Cell Signaling Unveils Plans For the LCD


Officials from Cell Signaling Technology (CST) appeared before the Planning Board Monday to share preliminary site plans to build a new research campus in the old rock quarry off Atwater Avenue.  It would be a “campus for the future,” they said, that would heal a blighted property and use the latest in design to come close to a net-zero carbon building and site.

The schematics show the general placement and size of the buildings and the surrounding landscape plan.  The architectural design of the actual structures will be presented in April when CST formally goes before town boards.  

If approved, the new facility would be built in two phases, with the first phase breaking ground in July 2024.  At that time, the first of two research and development laboratories would be built and would house 223 employees.  There would also be a two-level parking garage.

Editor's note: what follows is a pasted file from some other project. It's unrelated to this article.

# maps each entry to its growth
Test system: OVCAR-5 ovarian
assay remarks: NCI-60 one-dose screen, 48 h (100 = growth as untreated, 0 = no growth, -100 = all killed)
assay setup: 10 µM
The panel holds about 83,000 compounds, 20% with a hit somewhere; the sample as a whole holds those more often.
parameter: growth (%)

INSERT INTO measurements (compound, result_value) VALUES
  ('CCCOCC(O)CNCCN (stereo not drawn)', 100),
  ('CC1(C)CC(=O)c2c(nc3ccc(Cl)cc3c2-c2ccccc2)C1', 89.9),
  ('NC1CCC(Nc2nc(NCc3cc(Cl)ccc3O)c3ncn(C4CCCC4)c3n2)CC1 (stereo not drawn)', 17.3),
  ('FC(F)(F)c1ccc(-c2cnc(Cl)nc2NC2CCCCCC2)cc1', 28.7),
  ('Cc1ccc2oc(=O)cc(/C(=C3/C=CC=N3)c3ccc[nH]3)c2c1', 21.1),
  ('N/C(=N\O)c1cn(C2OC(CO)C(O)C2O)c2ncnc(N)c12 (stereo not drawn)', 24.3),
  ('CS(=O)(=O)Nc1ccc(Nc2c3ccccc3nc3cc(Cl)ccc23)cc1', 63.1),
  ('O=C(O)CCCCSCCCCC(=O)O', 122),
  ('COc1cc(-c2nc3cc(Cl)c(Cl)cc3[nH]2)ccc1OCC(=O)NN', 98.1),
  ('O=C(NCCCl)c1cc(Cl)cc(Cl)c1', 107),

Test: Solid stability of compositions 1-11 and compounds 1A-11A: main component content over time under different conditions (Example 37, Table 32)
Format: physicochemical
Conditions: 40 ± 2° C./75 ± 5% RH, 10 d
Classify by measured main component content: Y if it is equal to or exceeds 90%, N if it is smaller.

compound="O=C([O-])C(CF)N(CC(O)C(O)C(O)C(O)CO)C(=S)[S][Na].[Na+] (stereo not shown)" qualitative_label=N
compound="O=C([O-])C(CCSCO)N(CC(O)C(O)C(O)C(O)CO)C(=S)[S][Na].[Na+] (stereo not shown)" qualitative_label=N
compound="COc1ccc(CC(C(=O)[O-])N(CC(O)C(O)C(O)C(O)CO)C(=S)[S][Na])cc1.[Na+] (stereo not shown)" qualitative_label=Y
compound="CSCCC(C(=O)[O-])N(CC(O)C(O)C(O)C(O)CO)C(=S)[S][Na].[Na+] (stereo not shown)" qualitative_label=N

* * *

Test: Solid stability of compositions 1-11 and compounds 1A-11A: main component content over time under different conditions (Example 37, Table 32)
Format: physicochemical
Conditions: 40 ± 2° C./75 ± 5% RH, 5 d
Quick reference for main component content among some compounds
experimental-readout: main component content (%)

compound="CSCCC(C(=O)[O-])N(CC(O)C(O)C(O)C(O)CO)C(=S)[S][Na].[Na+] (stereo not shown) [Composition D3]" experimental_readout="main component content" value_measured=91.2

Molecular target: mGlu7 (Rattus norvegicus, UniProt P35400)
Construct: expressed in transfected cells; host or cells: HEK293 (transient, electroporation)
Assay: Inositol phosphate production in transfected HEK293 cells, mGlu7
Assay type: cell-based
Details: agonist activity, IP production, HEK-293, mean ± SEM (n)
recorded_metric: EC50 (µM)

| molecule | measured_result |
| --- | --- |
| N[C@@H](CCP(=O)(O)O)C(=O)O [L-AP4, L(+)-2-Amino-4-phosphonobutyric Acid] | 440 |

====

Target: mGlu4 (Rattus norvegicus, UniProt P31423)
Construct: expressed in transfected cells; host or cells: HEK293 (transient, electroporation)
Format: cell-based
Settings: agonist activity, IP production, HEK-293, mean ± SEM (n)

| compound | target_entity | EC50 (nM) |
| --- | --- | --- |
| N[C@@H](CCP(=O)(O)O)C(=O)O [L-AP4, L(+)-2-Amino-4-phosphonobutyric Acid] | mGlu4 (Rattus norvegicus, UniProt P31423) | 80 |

A second laboratory and an expansion to the parking garage would be built sometime in the future.  That lab would include 237 more employees.  A lobby would connect the two buildings and a walkway would connect the garage to the first lab.

Purchased last year, the property, excluding the Manchester Athletic Club, consists of 40 acres, only 11 acres of which will be part of the development.  The remaining 29 acres, all on the northern end of the property, will be left undeveloped.  The heart of the proposed campus would be situated behind the MAC and just east of the Brady Industrial Park.

Presenting before the Planning Board were attorney Mark Glovsky; Samir Srouji, a principal architect at HGA; Chris Matthews, a principal at landscape architectural firm Michael Van Valkenburg Associates. 

Also attending the meeting were Michael Comb, the founder of CST and a Manchester resident; Craig Thompson, CST’s senior vice president of Global Operations; and Charlie Wear, an engineering manager at Hancock Associates.